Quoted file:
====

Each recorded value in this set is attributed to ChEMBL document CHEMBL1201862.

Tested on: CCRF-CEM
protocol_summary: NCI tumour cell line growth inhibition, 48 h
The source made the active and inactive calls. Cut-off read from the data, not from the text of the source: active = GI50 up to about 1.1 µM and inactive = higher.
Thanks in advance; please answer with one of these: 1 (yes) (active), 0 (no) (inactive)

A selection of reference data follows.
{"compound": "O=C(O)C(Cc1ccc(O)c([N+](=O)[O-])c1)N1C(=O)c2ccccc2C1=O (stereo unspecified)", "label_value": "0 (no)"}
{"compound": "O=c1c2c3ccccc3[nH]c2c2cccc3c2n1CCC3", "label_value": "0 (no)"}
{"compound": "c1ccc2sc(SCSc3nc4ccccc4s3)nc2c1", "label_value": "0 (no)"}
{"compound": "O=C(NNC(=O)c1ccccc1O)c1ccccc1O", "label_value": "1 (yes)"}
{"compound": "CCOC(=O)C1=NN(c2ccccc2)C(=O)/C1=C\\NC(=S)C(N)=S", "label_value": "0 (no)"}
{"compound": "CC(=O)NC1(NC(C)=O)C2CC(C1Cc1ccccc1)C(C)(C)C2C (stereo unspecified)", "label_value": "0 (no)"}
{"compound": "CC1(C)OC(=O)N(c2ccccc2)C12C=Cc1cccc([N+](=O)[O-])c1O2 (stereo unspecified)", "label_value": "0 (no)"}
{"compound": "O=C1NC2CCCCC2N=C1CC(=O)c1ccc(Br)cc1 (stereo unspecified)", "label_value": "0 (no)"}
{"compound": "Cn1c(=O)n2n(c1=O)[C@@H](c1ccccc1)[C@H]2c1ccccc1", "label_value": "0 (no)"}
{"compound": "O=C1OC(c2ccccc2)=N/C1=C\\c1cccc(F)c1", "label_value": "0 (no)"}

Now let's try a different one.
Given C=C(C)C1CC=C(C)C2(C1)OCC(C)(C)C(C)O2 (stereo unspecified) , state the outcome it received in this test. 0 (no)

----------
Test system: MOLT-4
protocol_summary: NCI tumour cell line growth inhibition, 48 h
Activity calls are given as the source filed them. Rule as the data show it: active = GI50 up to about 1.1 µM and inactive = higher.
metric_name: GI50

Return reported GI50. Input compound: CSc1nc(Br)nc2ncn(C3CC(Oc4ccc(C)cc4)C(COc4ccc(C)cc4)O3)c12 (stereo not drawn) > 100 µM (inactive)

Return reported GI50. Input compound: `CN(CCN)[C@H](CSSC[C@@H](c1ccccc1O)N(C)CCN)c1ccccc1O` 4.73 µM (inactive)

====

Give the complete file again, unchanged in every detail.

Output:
Each recorded value in this set is attributed to ChEMBL document CHEMBL1201862.

Tested on: CCRF-CEM
protocol_summary: NCI tumour cell line growth inhibition, 48 h
The source made the active and inactive calls. Cut-off read from the data, not from the text of the source: active = GI50 up to about 1.1 µM and inactive = higher.
Thanks in advance; please answer with one of these: 1 (yes) (active), 0 (no) (inactive)

A selection of reference data follows.
{"compound": "O=C(O)C(Cc1ccc(O)c([N+](=O)[O-])c1)N1C(=O)c2ccccc2C1=O (stereo unspecified)", "label_value": "0 (no)"}
{"compound": "O=c1c2c3ccccc3[nH]c2c2cccc3c2n1CCC3", "label_value": "0 (no)"}
{"compound": "c1ccc2sc(SCSc3nc4ccccc4s3)nc2c1", "label_value": "0 (no)"}
{"compound": "O=C(NNC(=O)c1ccccc1O)c1ccccc1O", "label_value": "1 (yes)"}
{"compound": "CCOC(=O)C1=NN(c2ccccc2)C(=O)/C1=C\\NC(=S)C(N)=S", "label_value": "0 (no)"}
{"compound": "CC(=O)NC1(NC(C)=O)C2CC(C1Cc1ccccc1)C(C)(C)C2C (stereo unspecified)", "label_value": "0 (no)"}
{"compound": "CC1(C)OC(=O)N(c2ccccc2)C12C=Cc1cccc([N+](=O)[O-])c1O2 (stereo unspecified)", "label_value": "0 (no)"}
{"compound": "O=C1NC2CCCCC2N=C1CC(=O)c1ccc(Br)cc1 (stereo unspecified)", "label_value": "0 (no)"}
{"compound": "Cn1c(=O)n2n(c1=O)[C@@H](c1ccccc1)[C@H]2c1ccccc1", "label_value": "0 (no)"}
{"compound": "O=C1OC(c2ccccc2)=N/C1=C\\c1cccc(F)c1", "label_value": "0 (no)"}

Now let's try a different one.
Given C=C(C)C1CC=C(C)C2(C1)OCC(C)(C)C(C)O2 (stereo unspecified) , state the outcome it received in this test. 0 (no)

----------
Test system: MOLT-4
protocol_summary: NCI tumour cell line growth inhibition, 48 h
Activity calls are given as the source filed them. Rule as the data show it: active = GI50 up to about 1.1 µM and inactive = higher.
metric_name: GI50

Return reported GI50. Input compound: CSc1nc(Br)nc2ncn(C3CC(Oc4ccc(C)cc4)C(COc4ccc(C)cc4)O3)c12 (stereo not drawn) > 100 µM (inactive)

Return reported GI50. Input compound: `CN(CCN)[C@H](CSSC[C@@H](c1ccccc1O)N(C)CCN)c1ccccc1O` 4.73 µM (inactive)